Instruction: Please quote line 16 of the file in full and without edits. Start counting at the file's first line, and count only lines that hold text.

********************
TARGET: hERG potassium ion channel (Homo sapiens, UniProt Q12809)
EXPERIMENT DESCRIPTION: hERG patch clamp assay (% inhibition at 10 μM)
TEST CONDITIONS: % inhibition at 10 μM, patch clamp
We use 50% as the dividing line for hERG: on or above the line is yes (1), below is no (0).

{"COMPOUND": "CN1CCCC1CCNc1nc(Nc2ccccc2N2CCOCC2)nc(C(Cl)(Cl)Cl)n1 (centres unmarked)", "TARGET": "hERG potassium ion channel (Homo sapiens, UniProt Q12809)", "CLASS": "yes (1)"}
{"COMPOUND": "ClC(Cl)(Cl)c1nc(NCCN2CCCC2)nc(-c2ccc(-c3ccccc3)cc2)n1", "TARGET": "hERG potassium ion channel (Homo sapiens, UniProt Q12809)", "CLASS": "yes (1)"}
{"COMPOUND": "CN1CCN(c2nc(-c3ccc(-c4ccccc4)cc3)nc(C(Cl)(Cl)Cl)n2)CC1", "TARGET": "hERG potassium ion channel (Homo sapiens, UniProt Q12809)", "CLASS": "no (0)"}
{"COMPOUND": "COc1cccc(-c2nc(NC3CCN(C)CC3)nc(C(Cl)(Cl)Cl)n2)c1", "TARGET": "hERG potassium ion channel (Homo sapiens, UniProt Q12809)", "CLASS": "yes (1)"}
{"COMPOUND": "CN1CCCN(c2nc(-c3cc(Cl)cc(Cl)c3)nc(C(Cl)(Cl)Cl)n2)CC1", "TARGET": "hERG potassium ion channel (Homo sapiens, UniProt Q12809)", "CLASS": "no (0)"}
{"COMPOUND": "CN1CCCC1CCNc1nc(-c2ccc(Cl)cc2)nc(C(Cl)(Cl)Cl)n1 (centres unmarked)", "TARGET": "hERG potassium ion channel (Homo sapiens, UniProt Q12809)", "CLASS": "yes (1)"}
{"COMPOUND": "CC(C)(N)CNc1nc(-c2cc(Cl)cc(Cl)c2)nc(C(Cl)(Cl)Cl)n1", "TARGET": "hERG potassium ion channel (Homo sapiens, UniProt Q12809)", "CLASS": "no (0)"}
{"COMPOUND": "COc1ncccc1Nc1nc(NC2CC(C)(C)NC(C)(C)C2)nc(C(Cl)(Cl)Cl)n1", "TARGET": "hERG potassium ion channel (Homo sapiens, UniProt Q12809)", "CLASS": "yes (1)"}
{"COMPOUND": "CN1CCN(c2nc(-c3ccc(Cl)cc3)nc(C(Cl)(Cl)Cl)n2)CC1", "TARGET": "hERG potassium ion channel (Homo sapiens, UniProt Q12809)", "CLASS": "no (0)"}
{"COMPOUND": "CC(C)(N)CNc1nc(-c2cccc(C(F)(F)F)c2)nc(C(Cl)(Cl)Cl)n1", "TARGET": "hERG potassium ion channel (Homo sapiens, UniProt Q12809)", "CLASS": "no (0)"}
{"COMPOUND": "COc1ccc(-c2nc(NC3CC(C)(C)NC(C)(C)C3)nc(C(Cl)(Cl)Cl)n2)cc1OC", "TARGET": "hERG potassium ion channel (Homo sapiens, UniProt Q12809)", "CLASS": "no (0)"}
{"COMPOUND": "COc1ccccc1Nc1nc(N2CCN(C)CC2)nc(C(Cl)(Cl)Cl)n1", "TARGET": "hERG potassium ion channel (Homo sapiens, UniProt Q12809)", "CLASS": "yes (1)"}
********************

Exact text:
{"COMPOUND": "COc1ccccc1Nc1nc(N2CCN(C)CC2)nc(C(Cl)(Cl)Cl)n1", "TARGET": "hERG potassium ion channel (Homo sapiens, UniProt Q12809)", "CLASS": "yes (1)"}